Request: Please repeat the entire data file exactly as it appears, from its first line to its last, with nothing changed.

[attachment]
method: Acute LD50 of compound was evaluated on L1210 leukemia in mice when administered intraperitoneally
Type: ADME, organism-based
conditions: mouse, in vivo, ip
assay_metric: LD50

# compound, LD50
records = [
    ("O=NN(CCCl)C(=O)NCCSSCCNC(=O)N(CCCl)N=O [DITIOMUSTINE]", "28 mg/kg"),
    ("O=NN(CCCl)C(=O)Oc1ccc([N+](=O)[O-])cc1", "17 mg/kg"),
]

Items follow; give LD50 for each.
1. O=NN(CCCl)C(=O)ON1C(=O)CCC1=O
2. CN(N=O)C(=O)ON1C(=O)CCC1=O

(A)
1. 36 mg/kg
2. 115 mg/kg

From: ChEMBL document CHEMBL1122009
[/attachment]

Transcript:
method: Acute LD50 of compound was evaluated on L1210 leukemia in mice when administered intraperitoneally
Type: ADME, organism-based
conditions: mouse, in vivo, ip
assay_metric: LD50

# compound, LD50
records = [
    ("O=NN(CCCl)C(=O)NCCSSCCNC(=O)N(CCCl)N=O [DITIOMUSTINE]", "28 mg/kg"),
    ("O=NN(CCCl)C(=O)Oc1ccc([N+](=O)[O-])cc1", "17 mg/kg"),
]

Items follow; give LD50 for each.
1. O=NN(CCCl)C(=O)ON1C(=O)CCC1=O
2. CN(N=O)C(=O)ON1C(=O)CCC1=O

(A)
1. 36 mg/kg
2. 115 mg/kg

From: ChEMBL document CHEMBL1122009